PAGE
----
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Cook Slams Door on Backdoor Discussions
January 19, 2016
Privacy advocates from around the globe have taken heart from reports that Apple CEO Tim Cook pushed hard against the Obama administration's efforts to reach a compromise on encryption during a recent Silicon Valley meeting. Cook reportedly lashed out at administration officials who were calling for a way to grant law enforcement officials limited, backdoor access to computer systems.
NASA Advances Mission to Protect Earth From Asteroids
January 15, 2016
NASA last week announced that it has established the Planetary Defense Coordination Office to formalize its efforts to detect and track near-Earth objects. The PDCO will supervise all NASA-funded projects to find and characterize asteroids and comets that pass near Earth's orbit around the sun. It will issue notices of close passes and warnings of any detected potential impacts.
Google's Self-Driving Cars Still Need Human Touch
January 14, 2016
Google's self-driving cars showed major safety improvements over the past year -- but there were dozens of incidents when test drivers had to intervene, the company said in a report recently filed with California regulators. There were 272 so-called immediate manual control disengagements due to a failure of the autonomous car technology, between September 2014 and November 2015, Google reported.
Privacy as a Service Advocates Promise Better Data Protection
January 14, 2016
There's been a lot of wailing and gnashing of teeth about the Sisyphean task of protecting privacy in the Digital Age, but that hasn't stopped innovators from searching for ways to preserve it. One of the latest ideas to emerge in the field is Privacy as a Service. As with many emerging technologies, the definition of "PaaS" (not to be confused with Platform as a Service) is in flux.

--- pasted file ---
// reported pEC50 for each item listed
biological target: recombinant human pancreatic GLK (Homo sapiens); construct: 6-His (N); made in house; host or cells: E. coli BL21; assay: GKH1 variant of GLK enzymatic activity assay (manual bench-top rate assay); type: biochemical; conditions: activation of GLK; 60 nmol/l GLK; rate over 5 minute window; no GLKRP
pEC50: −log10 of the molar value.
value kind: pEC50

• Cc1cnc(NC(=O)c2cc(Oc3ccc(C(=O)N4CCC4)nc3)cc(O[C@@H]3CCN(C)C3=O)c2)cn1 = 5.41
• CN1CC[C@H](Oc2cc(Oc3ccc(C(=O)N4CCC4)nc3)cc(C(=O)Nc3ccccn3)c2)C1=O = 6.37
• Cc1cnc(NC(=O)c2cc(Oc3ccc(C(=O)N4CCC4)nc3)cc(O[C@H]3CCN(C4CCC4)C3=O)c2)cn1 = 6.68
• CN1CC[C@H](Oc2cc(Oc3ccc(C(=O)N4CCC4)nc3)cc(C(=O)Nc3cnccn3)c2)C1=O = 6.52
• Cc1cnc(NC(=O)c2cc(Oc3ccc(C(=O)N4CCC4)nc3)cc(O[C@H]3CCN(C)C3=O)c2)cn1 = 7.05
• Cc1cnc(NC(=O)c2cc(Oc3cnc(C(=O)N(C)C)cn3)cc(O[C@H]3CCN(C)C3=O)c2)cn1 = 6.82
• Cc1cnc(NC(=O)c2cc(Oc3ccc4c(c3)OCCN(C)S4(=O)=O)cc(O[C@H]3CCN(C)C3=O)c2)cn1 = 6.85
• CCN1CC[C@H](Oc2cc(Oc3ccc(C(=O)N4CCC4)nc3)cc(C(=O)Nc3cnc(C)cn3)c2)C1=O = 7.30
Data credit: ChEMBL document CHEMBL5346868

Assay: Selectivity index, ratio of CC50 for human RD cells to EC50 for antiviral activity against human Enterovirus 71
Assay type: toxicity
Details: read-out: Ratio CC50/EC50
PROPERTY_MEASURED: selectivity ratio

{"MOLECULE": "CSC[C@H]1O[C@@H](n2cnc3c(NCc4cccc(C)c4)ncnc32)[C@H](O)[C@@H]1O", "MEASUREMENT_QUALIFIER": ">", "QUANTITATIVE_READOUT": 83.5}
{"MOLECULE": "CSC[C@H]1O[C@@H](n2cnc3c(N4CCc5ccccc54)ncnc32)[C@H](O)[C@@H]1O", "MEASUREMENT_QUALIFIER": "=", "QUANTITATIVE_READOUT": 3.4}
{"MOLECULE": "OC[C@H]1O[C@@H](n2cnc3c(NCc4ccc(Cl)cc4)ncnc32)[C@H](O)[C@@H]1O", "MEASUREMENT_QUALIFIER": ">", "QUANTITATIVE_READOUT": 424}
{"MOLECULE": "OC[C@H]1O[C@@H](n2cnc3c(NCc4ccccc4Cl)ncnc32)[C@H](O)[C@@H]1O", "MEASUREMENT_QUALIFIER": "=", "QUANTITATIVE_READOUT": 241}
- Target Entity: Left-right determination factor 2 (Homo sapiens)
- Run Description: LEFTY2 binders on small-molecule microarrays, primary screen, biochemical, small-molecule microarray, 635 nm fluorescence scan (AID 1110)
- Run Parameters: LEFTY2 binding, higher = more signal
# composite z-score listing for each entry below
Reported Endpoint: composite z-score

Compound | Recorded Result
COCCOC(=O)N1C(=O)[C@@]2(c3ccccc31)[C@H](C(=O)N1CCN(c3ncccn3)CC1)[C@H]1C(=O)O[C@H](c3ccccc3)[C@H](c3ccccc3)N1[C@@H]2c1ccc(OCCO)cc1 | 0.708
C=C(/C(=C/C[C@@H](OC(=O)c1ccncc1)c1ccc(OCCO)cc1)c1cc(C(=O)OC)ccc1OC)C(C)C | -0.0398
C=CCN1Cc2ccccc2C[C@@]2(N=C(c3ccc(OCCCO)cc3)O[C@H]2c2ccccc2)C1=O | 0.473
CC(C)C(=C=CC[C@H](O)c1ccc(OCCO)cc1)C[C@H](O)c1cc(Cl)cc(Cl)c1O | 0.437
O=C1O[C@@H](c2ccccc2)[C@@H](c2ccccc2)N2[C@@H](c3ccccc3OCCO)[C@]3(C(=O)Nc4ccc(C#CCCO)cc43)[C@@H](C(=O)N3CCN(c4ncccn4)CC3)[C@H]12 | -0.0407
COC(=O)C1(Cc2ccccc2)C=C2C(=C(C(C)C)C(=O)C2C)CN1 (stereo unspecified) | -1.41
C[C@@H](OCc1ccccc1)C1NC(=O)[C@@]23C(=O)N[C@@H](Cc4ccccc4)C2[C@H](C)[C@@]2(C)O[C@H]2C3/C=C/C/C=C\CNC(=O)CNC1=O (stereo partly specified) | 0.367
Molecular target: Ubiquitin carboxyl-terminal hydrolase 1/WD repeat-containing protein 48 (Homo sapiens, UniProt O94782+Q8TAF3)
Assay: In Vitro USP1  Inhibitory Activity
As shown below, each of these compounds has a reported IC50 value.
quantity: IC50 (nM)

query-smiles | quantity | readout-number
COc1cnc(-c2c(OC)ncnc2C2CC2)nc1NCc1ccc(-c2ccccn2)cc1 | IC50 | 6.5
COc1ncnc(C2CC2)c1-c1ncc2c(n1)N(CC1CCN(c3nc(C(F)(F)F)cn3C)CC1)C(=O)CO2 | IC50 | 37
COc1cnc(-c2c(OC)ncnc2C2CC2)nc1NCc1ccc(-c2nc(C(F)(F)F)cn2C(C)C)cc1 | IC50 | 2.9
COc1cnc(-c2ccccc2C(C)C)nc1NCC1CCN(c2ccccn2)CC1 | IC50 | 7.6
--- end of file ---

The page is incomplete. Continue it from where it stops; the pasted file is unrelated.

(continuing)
EFF Urges Revival of Human Rights Case Against Cisco
January 13, 2016
The Electronic Frontier Foundation on Monday pressed to revive a lawsuit against Cisco Systems for violating human rights in China, in a brief filed with a U.S. Court of Appeals. Members of Falun Gong, a religious group persecuted in China, originally filed the lawsuit in 2011, but a federal district court in California dismissed it in 2014. The federal appeals court now is considering a challenge to that dismissal.
Administration, Silicon Valley Bigs Meet to Strategize on ISIS
January 13, 2016
Obama administration officials last week met with senior executives from several leading Silicon Valley firms in a summit on how to combat the proliferation of terrorist communications on social media networks. Attorney General Loretta Lynch, FBI Director James Comey, and John Carlin, assistant attorney general for national security, represented the DoJ.
US Army Marches to the Cloud
January 13, 2016
The U.S. Army may be in the walking phase of its plan to shift major portions of its information technology resources to the cloud, but a recent contracting initiative could move the service up to a jogging pace by the end of the year. The Army's progress in migrating much of its IT capabilities to the cloud was characterized as a crawl during 2015.
Apple Execs' Salaries Go Up as Stock Goes Down
January 9, 2016
All but one of Apple's top team received a pay raise in 2015, according to a proxy statement filed with the Securities and Exchange Commission this week. While Angela Ahrendts, Apple's senior vice president for retail and online stores, didn't get a raise, she's still pulling down the highest executive compensation at the company at $25.8 million. Her compensation in 2014 was $73.4 million.
Taxpayer Advocate Blasts IRS' Planned Customer Service Revamp
January 8, 2016
The Taxpayer Advocate Service has released its annual report to Congress. Among other things, it warns that a five-year plan to revamp IRS operations may result in a substantial reduction in telephone and face-to-face interactions with taxpayers. "TAS has been left with the distinct impression that the IRS's ultimate goal is to get out of the business of talking with taxpayers," the report states.
China Levels Antitrust Allegations Against Microsoft
January 6, 2016
China's State Administration for Industry and Commerce on Tuesday launched the latest in a series of investigations against Microsoft for possible violations of the country's antimonopoly law. Back in July 2014, about 100 SAIC officials burst into four Microsoft offices in various parts of China and copied contracts and records, downloaded data from company servers, and questioned executives.